Thursday, July 17, 2014

Sewing FO: V1387 - The Sleeveless Version

This is a shirt from Vogue Patterns V1387. I made this hipster plaid shirt not too long ago using the same pattern. I kept seeing all these sleeveless shirts in the stores and decided I should make one. I figured this pattern could be easily adapted to be a sleeveless shirt. Plus, I had this leftover silk/linen fabric that would be perfect for it. The fabric is great -- it is really lightweight but crisp and has a slight sheen to it. The crispiness does make the front pleats bubble out a bit, but I'm good with that. The shirt will probably soften after a few washings.

I used a narrow folded bias strip as a facing for the armholes. I did have to cut in the armholes a bit, especially on the back side. You can't see it in the photos, but the buttons each have a tiny rhinestone in the center for that added bit of bling.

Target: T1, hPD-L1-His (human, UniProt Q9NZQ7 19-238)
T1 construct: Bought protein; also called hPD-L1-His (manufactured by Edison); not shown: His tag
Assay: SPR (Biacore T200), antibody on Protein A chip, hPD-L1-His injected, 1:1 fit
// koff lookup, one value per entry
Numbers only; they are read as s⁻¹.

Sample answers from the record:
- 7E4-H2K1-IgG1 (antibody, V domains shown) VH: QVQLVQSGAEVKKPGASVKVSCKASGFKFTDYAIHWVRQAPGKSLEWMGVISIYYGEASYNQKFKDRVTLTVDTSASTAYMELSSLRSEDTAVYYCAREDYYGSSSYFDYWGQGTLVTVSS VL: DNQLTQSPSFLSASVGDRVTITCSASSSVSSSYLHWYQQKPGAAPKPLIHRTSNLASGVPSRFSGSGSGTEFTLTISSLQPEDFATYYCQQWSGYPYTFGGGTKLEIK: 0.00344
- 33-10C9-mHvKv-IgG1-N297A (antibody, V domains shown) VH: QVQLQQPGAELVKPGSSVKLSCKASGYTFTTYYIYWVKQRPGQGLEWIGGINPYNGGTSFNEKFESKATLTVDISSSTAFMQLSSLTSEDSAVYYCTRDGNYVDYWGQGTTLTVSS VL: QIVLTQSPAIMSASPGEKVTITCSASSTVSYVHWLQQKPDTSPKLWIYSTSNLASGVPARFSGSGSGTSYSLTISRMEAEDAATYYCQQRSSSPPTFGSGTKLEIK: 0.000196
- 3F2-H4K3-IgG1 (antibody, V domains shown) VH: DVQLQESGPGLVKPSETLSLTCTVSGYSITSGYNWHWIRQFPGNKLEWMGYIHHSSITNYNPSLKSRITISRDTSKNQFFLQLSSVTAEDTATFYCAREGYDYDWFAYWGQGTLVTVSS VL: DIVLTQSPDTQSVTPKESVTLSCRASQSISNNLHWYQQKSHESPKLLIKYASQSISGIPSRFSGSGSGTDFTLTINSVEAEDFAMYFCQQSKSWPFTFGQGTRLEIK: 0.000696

This is actually the third shirt from the same pattern, so I really like it. The second one has sleeves like the first and is sewn from a white-on-white striped cotton. It's not the fastest shirt to sew -- the front yoke section along with the narrow collar and front band require some careful workmanship. The bottom edges are curved narrow hems. Finally, in order to keep things tidy, it's best to use french seams on the sides. The one detail that I didn't like about the pattern is that it leaves a bit of raw fabric at the corner where the collar and front band meet. For this shirt and the one prior, I sewed a small square onto the corner with stitches that turn at about a 100 degree angle. I clipped to the corner and turned the square to the inside. This leaves me with a strongly reinforced corner and no raw edge exposed.

1 comment:

Anonymous said...

I haven't sewn with a Vogue pattern in decades (or any other) and can't believe they were sloppy with that raw edge thing. I had always had wonderful experiences with Vogue.
The shirt proportions are lovely, however, and very flattering. You are more patient and skilled with details than I am. I tended to stick with Very Easy Very Vogue. Such is the quality of Vogue designs, though, that I still made wonderful garments despite the "dumbed-down" simplicity and sometimes even learned clever technical techniques in the process. Chloe